ErgodyneCarbon Credits — A Cause for Concern, an Opportunity, or Both?

By Jack Petree

“Big Investor Eyes Carbon-Offset Land,” was a headline in the October 13, 2021, issue of the Wall Street Journal, reporting on a proposed $500 million dollar partnership between two entities proposing to purchase something in the range of 1 million acres of forest land in North America and remove those lands from potential timber harvest in favor of harvesting “carbon credits.”

The credits are to then be offered for sale to companies as diverse as Microsoft and British Petroleum — companies seeking to “negate” or “reduce” their carbon footprints through the bookkeeping exercise involved in mitigating carbon emission releases to the atmosphere in one place by reducing carbon emissions in another place.

The carbon-offset business, as it grows in coming years, will result in significant financial impacts, positive and/or negative, on all facets of the forest products industry. Landowners, harvesting contractors, equipment manufacturers, mill owners, and others, including the end users of the forest originated product, will be affected. Industry participants with an eye to the future would do well to pay attention to the issues involved in carbon-offset markets. Their participation in just beginning discussions will likely have considerable influence on the shape of the industry’s future for decades to come.

Current State of Credits

Early in 2021, Washington State followed California in passing legislation aimed at requiring large emitters of greenhouse gasses to engage in finding ways to reduce those emissions to specified “cap” levels over time. For the right amount of money, companies (at least for the present) can buy their way out of exactly meeting the assigned reduction targets. Washington’s version is called “cap and invest.” What that term means exactly is yet to be seen.

Rulemaking on the Washington version is just beginning with the first public meeting/briefing held November 2021. California’s rule making has been a work in progress. A cascade of similar legislation is expected in coming years as other states, including most western states, join the parade.

Carbon Credits or Carbon Offsets

The crux of the issues regarding carbon legislation, and its importance for the forest products industry, is a concept called Carbon Credits or Carbon Offsets. Trees are famously able to capture carbon from the atmosphere and store (sequester) that carbon for much of the life of the tree. When a tree is harvested, its career as a carbon sequestration entity obviously ends. The amount of carbon the tree would have sequestered each year had that tree not been harvested can be calculated. The value of that additional sequestration is recognized in what amounts to a virtual currency in the form of Carbon Credits — registered and numbered units, each representing one metric ton of carbon.

Simplistic characterizations are always open to question, but put simply, a company emitting carbon as part of its operation and unable to meet the maximum allowable number assigned by the state can buy carbon credits in lieu of a reduction in emissions by an amount equal to the carbon emissions reduction represented by the credits purchased.

It’s easy to understand why investors and greenhouse gas emitters are so eager to purchase timbered land, pull it from the potential harvest inventory, and harvest carbon credits.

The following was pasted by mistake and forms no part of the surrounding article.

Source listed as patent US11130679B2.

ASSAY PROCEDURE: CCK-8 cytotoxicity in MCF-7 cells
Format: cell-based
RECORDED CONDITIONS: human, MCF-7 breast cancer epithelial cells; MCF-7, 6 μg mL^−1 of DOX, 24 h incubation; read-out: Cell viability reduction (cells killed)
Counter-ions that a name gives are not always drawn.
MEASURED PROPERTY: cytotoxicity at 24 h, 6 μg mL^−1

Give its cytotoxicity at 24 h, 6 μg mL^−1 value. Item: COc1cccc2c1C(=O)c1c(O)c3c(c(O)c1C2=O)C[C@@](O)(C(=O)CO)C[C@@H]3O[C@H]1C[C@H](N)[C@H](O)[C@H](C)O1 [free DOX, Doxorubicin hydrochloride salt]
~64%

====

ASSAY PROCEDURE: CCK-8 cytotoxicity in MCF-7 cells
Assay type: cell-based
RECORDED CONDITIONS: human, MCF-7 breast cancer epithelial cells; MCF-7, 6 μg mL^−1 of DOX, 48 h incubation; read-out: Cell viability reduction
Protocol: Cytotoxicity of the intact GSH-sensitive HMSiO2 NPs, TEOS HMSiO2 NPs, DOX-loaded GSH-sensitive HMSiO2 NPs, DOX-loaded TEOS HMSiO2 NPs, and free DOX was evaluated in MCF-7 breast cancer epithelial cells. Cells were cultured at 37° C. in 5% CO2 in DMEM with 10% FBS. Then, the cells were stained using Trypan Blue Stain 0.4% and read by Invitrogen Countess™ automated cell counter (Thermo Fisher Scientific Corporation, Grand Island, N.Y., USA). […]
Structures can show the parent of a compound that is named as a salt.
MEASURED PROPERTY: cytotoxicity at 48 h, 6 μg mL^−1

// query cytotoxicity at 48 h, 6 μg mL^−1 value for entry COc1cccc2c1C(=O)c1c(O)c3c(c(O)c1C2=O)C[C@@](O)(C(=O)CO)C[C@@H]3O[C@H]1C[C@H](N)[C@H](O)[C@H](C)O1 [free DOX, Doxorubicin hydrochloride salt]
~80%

The Forest Products Point of View

For the forest products industry the issues are manifold. For example, the rush to remove ever increasing amounts of forestland from potential harvest probably means rising stumpage prices on an ever decreasing supply of timber, resulting in the consequent passing of those higher costs through the supply chain all the way to the consumer. Decreasing supplies of harvestable timber also means reduced opportunities for harvesting contractors, equipment suppliers, and so on.

Less obvious impacts may be even more profound in their effect. Just one example among many? Absent carefully designed rules governing carbon credits, the health of many forests may be threatened. Oregon’s 2021 Bootleg Fire destroyed 400,000 acres, some set aside to produce carbon credits. Had those acres been properly treated to reduce the potential for catastrophic fire would those carbon credits have gone up in smoke? Would those acres ever have been properly treated with the restrictions required to obtain carbon credits in place on them?

November’s World Climate Change Conference in Glasgow, Scotland, can be seen as the kick-off to a new era in “combatting” climate change. The forests of North America, because of their importance in sequestering carbon, will be the focus of intense interest as rules and regulations governing the production and acquisition of carbon credits are developed in coming years.

The potential for severe damage to the forest products industry, as well as the potential for significant opportunity, exists as those rules are adopted and put into place. It behooves industry professionals to learn everything possible about how climate change regulations can achieve the goals set out for them while also causing the least harm and the greatest benefit to the industry possible. Then participate — and participate some more — in helping to shape that legislation.

Jack Petree is a public policy consultant an owner of Tradeworld Communications.

TimberWest November/December 2013
November/December 2021

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Carbon Credits — a cause for concern, an opportunity, or both?


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